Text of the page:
Value Of Electronic Transactions Hit N48.9tr In Nigeria

Although, it is still plagued by inadequate levels of awareness, poor banking culture, lack of trust and a love for the status quo, the value of e-transactions recorded in 2015 hit N48.93 trillion, up by 11.6 per cent from 2014 in Nigeria.

This disclosure was contained in a White Paper report titled “Africa on the Verge (AoV) Convergence Series”, put together by AfricaPractice, a strategy and communications consultancy firm, with offices in Nigeria and abroad. A copy was made available to The Guardian.

The report, which observed that the establishment of the e-commerce industry has taken place as the wider digital value chain has expanded, with the availability and efficiency of e-payments becoming a crucial load bearing segment, observed that based on the significant link between the e-commerce and e-payments sectors, an adoption of similar advocacy methods supported by favourable government policies could help customers feel protected when electronically purchasing goods and services.

While noting that there has been a rise in the number of firms providing these services (e-Commerce and e-Payments) in Nigeria the report said “the value of e-transactions recorded in 2015 hit N48.93 trillion, up by 11.6 per cent from 2014.”

According to it, the Nigerian retail sector is evolving fast, with the emergence of large, modern malls arriving at the same time as Internet-hosted markets that are linking businesses to consumers without the need for physical movement or interaction by the customer.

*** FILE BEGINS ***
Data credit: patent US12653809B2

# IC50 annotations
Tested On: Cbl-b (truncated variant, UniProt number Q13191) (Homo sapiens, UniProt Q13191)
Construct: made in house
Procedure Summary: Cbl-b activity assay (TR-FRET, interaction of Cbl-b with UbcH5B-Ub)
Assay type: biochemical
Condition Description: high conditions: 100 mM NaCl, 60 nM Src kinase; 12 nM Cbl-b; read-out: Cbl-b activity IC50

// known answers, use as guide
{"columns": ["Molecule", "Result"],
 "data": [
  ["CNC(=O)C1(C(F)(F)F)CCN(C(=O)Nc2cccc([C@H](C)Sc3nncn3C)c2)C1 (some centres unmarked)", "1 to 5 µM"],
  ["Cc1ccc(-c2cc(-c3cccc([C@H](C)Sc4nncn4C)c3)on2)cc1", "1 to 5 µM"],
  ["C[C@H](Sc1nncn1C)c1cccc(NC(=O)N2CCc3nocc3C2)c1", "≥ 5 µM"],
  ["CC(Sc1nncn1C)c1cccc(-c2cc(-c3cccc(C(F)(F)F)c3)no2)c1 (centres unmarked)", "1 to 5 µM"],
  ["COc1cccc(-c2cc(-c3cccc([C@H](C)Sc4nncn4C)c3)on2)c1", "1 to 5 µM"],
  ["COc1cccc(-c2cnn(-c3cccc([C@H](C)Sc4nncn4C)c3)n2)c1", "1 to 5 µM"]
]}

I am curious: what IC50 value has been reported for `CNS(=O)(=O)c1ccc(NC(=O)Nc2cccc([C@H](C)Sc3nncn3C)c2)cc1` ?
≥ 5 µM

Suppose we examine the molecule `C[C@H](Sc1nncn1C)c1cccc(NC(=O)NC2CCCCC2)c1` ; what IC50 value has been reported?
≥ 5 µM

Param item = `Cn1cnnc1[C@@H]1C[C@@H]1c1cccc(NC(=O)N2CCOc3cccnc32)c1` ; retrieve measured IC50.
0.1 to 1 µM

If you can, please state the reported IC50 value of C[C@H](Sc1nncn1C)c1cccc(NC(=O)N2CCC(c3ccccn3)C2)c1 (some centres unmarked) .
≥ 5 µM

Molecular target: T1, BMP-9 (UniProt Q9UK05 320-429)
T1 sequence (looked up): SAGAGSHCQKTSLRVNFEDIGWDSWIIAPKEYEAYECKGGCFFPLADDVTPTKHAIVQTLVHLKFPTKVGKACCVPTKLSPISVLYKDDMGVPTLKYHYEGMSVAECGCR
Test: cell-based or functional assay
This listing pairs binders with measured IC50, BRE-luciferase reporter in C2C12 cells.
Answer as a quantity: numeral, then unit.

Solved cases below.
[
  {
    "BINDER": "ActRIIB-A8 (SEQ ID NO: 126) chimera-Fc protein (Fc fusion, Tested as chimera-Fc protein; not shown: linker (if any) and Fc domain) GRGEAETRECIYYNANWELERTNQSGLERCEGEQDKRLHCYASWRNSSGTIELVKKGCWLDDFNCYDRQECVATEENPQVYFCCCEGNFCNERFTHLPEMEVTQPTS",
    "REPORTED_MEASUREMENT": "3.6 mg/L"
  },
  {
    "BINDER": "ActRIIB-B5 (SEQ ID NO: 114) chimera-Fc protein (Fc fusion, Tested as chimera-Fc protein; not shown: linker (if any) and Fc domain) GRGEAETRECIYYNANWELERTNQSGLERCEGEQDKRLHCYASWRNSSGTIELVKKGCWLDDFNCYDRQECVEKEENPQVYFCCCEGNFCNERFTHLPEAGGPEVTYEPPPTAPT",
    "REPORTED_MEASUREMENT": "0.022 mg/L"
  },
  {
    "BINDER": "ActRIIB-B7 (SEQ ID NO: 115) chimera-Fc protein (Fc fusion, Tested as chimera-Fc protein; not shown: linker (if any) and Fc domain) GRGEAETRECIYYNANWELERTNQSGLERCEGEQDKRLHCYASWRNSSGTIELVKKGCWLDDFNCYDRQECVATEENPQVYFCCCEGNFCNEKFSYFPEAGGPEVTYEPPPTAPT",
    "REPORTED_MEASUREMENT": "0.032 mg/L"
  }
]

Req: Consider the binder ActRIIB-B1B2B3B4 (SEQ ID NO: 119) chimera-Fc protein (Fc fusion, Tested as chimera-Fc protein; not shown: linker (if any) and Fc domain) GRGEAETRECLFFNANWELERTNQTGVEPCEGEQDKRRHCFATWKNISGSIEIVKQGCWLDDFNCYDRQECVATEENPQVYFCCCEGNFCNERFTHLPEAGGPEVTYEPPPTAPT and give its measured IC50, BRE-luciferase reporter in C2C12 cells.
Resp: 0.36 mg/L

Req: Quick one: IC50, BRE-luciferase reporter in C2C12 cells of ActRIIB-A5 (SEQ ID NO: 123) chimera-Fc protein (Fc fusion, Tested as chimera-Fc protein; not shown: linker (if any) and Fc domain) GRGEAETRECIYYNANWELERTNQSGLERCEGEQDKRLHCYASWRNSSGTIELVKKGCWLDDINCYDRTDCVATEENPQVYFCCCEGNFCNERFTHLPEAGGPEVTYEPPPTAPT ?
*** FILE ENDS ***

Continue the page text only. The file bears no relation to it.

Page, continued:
The report observed that the traditional markets, where the vast majority of Nigerians have historically purchased goods, have not embraced modernization. “Local shopping centres are often large open spaces with poor physical infrastructure – lacking even the most basic amenities and services while being over crowded, chaotic and hectic. Such deficiencies in Nigeria’s traditional markets have set the scene for the opportunities and growth currently being enjoyed by both the modern malls, and fast emerging and growing e-commerce industry.

“Developing trust in the e-commerce and online transaction space is a difficult task as most citizens are wary of online platforms due to the high rate of cyber-crime. Nigeria is consistently amongst the 20 nations most prone to online criminal activity, according to a recent report developed by Check Point Software Technologies Ltd. However, this distrust comes mostly from those unable to weigh the disadvantages against the advantages of online transactions because of a lack of access to information about online security investments and protocols and how they protect the consumer”, it added.

Credit: Guardian